It's well known that dolphins are among the world's smartest creatures, and humans are among the world's most annoying. The marine mammals, which use a complex pattern of squeaks and whistles to communicate with each other under water, are having trouble hearing themselves think because the nearby humans, with their noisy boats and shipping lanes, are making such a ruckus.


A study published in this week's edition of Biology Letters claims that, due to the increased noise of nearby ships, dolphins off the coast of Maryland were being forced to simplify their "speech" patterns to try and be understood over the sound of engines.

Marine biologist Helen Bailey of the University of Maryland Center for Environmental Science explained the phenomenon in very human terms:

"It's kind of like trying to answer a question in a noisy bar and after repeated attempts to be heard, you just give the shortest answer possible. Dolphins simplified their calls to counter the masking effects of vessel noise."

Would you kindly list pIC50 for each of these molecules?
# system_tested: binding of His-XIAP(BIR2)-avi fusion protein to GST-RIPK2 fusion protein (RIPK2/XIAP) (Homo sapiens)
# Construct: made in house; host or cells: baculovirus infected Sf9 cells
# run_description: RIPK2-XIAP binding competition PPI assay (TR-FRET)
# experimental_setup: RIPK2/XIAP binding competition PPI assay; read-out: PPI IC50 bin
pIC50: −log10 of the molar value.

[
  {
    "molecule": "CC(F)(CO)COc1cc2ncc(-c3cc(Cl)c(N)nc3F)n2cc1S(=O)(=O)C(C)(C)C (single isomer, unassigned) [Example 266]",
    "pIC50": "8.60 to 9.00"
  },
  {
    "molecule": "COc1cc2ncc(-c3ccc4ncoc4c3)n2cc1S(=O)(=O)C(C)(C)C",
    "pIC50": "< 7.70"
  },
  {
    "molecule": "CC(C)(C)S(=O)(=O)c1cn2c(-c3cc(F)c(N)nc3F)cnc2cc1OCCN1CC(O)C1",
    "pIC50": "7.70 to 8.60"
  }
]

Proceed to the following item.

Leila Fouda, Bailey's assistant, agreed:

"The simplification of these whistles could reduce the information in these acoustic signals and make it more difficult for dolphins to communicate."

This is not the first study to conclude passing ships were the wildlife equivalent of walking through a stranger's home screaming "Sweet Child O' Mine" at the top of your lungs. A study conducted by Japanese scientists off the coast of the Ogasawara Islands found that humpback whales significantly shortened their songs when boats were passing by. And a 2016 study on orcas concluded that engine noise "hindered their communication abilities."

Twitter wants to find a solution to this problem ASAP:



Even on the ocean's floor, where Bailey and Fouda planted their microphones, the majority of sound recorded was produced by passing humans.

While noise may not be as pressing a threat as climate change, Bailey believes people who design boats need to take it into account.

Bailey said:

"We need to be working to engineer quieter boats."


H/T - Huffpost, Biology Letters

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